Armstrong was born in the Chelsea district of New York City to John and Emily Armstrong. His father was the American representative of the Oxford University Press, which published Bibles and standard classical works. John Armstrong, who was also a native of New York, began working at the Oxford University Press at a young age and eventually reached the position of Vice President of the American branch. Emily Smith first met John Armstrong in the North Presbyterian Church, which was located at 31st Street and Ninth Avenue. Emily Smith had strong family ties to Chelsea, which centered around the church, in which her family took an active role.
When the church moved further North the Smith and Armstrong families followed it. In 1895 the Armstrong family moved from their brownstone row house at 347 West 29th Street to another similar house at 26 West 97th Street in the Upper West Side. At the age of eight Armstrong contracted a disease that was known as St. Vitus' Dance, which left him with a lifelong tic when excited or under stress. Because of the illness Armstrong was withdrawn from school for two years. In order to improve his health the Armstrong family moved in 1902 from the Upper West Side into a house at 1032 Warburton Avenue in Yonkers, which overlooked the Hudson river. The Smith family moved into a house next door.
Armstrong's physical tic and the years he was removed from school led him to become withdrawn. Armstrong showed an interest in electrical and mechanical devices, particularly trains, from an early age.
He loved heights and constructed a makeshift radio antenna tower in his back yard. Swinging on a bosun's chair, he would hoist himself up and down the tower to the concern of his neighbors.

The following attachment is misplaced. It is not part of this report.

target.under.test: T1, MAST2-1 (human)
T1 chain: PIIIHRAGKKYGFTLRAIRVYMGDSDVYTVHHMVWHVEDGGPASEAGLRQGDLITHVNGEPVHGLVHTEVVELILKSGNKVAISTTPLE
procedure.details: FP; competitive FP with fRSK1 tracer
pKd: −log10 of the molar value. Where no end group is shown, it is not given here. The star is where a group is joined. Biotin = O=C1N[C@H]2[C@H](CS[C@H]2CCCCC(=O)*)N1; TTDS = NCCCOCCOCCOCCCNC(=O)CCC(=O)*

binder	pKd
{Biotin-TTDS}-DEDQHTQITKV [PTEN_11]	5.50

In late 1917, Armstrong was invited to join the U.S. Army Signal Corps with the rank of captain and was sent to Paris to help set up a wireless communication system for the Army. He returned to the United States in the fall of 1919.
During his service in both world wars, Armstrong gave the U.S. military free use of his patents. Use of these was critical to the Allied victories.
Unlike many engineers, Armstrong was never a corporate employee. He performed research and development by himself and owned his patents outright. He did not subscribe to conventional wisdom and was quick to question the opinions of his professors and his peers.
Read more about this topic: Edwin Howard Armstrong
Other articles related to "early life, early, life":
... Aman graduated from St ... Xavier's College, Mumbai and went to University of Southern California in Los Angeles, California for further studies on student aid ...
... with the peoples of the Malay Archipelago, why does this area loom so large in his early work? (Leaving aside The Rescue, whose completion was repeatedly deferred till 1920, the last of the Malay novels was Lord Jim ... The prolific and destructive richness of tropical nature and the dreariness of human life within it accorded well with the pessimistic mood of his early works." After ... calls "the most traumatic journey of his life." After his November 1889 meeting with Thys, and before departing for the Congo, Conrad had again gone to Brussels, on 5 February 1890, where he made ...
... In 1935, on his father's advice, Tobin took the entrance exams for Harvard University ... Despite no special preparation for the exams, he passed and was admitted with a national scholarship from the university ...
Famous quotes containing the words life and/or early:
“If it is asserted that civilization is a real advance in the condition of man,and I think that it is, though only the wise improve their advantages,it must be shown that it has produced better dwellings without making them more costly; and the cost of a thing is the amount of what I will call life which is required to be exchanged for it, immediately or in the long run.”
—Henry David Thoreau (18171862)
“[My early stories] are the work of a living writer whom I know in a sense, but can never meet.”
—Elizabeth Bowen (18991973)